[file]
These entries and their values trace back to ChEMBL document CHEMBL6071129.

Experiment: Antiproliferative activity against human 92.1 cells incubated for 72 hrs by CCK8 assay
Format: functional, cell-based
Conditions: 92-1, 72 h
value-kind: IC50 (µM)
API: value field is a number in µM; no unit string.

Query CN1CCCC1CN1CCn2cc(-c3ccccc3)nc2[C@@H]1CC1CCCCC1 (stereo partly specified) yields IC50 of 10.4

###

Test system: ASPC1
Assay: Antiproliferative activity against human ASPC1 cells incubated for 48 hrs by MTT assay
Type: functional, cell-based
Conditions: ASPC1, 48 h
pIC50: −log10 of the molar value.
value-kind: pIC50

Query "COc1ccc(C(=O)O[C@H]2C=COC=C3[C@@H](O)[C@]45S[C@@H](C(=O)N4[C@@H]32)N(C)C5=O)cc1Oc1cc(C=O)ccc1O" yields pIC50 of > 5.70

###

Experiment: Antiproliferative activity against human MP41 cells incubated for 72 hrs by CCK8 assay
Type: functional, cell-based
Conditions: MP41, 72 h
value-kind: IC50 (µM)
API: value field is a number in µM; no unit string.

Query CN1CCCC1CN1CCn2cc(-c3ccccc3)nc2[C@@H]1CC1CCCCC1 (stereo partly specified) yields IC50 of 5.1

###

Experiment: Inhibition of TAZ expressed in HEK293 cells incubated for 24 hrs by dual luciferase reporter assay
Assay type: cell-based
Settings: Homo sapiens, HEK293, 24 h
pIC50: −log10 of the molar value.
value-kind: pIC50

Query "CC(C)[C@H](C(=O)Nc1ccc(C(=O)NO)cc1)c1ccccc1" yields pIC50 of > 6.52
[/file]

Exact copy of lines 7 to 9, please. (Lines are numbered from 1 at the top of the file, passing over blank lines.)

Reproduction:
Query CN1CCCC1CN1CCn2cc(-c3ccccc3)nc2[C@@H]1CC1CCCCC1 (stereo partly specified) yields IC50 of 10.4

###

Test system: ASPC1